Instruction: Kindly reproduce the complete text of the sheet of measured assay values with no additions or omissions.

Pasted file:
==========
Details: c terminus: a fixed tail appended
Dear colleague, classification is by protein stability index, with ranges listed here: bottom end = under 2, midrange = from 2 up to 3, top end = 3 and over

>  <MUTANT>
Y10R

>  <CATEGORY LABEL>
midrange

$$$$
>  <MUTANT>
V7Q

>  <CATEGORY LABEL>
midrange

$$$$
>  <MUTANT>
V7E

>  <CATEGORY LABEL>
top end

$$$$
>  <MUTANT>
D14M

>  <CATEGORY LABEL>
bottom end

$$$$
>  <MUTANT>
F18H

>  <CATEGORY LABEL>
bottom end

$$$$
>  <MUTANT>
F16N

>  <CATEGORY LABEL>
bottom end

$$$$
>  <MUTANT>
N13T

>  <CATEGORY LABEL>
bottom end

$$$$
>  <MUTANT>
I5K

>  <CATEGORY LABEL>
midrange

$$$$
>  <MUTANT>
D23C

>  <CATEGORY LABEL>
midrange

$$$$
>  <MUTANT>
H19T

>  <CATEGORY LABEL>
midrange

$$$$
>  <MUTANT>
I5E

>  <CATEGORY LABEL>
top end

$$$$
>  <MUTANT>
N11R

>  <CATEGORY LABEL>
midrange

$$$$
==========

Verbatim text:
Details: c terminus: a fixed tail appended
Dear colleague, classification is by protein stability index, with ranges listed here: bottom end = under 2, midrange = from 2 up to 3, top end = 3 and over

>  <MUTANT>
Y10R

>  <CATEGORY LABEL>
midrange

$$$$
>  <MUTANT>
V7Q

>  <CATEGORY LABEL>
midrange

$$$$
>  <MUTANT>
V7E

>  <CATEGORY LABEL>
top end

$$$$
>  <MUTANT>
D14M

>  <CATEGORY LABEL>
bottom end

$$$$
>  <MUTANT>
F18H

>  <CATEGORY LABEL>
bottom end

$$$$
>  <MUTANT>
F16N

>  <CATEGORY LABEL>
bottom end

$$$$
>  <MUTANT>
N13T

>  <CATEGORY LABEL>
bottom end

$$$$
>  <MUTANT>
I5K

>  <CATEGORY LABEL>
midrange

$$$$
>  <MUTANT>
D23C

>  <CATEGORY LABEL>
midrange

$$$$
>  <MUTANT>
H19T

>  <CATEGORY LABEL>
midrange

$$$$
>  <MUTANT>
I5E

>  <CATEGORY LABEL>
top end

$$$$
>  <MUTANT>
N11R

>  <CATEGORY LABEL>
midrange

$$$$